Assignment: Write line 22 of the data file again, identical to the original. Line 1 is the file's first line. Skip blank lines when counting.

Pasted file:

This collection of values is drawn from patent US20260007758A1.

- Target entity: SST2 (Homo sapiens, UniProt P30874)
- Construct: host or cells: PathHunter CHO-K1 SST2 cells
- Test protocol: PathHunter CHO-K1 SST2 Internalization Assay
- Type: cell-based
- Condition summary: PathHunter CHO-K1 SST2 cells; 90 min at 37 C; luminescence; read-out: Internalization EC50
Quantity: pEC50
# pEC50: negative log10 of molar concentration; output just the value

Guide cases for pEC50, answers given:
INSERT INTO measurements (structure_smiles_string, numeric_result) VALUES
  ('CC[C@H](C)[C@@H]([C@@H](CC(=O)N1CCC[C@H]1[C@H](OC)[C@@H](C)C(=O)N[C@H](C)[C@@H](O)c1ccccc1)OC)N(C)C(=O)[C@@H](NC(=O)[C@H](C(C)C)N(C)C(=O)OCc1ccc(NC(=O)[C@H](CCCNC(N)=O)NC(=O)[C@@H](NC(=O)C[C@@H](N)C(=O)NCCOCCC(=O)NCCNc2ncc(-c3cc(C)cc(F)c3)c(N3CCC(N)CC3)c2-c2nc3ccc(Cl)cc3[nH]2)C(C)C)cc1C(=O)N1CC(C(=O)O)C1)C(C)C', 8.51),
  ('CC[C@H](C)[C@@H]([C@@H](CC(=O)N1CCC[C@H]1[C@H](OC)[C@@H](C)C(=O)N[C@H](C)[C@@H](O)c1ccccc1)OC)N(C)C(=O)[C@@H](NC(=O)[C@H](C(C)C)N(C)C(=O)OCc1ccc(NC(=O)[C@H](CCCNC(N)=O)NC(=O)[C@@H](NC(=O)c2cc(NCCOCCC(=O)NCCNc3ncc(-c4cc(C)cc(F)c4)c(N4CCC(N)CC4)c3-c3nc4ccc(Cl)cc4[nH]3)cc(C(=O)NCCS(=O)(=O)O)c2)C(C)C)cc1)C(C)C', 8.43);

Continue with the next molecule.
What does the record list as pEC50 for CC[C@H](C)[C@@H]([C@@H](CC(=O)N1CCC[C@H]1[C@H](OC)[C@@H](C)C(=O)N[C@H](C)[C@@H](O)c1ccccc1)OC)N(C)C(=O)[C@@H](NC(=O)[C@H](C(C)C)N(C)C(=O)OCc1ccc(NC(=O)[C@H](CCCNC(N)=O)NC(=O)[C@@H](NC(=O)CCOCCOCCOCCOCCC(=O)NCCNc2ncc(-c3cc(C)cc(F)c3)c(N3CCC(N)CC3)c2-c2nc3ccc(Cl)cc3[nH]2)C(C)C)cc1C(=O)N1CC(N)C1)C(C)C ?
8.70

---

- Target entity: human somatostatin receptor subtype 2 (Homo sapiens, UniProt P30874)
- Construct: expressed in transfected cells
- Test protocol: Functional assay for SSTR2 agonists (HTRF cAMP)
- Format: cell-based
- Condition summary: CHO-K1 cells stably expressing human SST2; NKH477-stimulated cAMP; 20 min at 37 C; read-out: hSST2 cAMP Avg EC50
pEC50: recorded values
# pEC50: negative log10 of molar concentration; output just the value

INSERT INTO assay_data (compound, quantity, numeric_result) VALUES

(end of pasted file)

pEC50: recorded values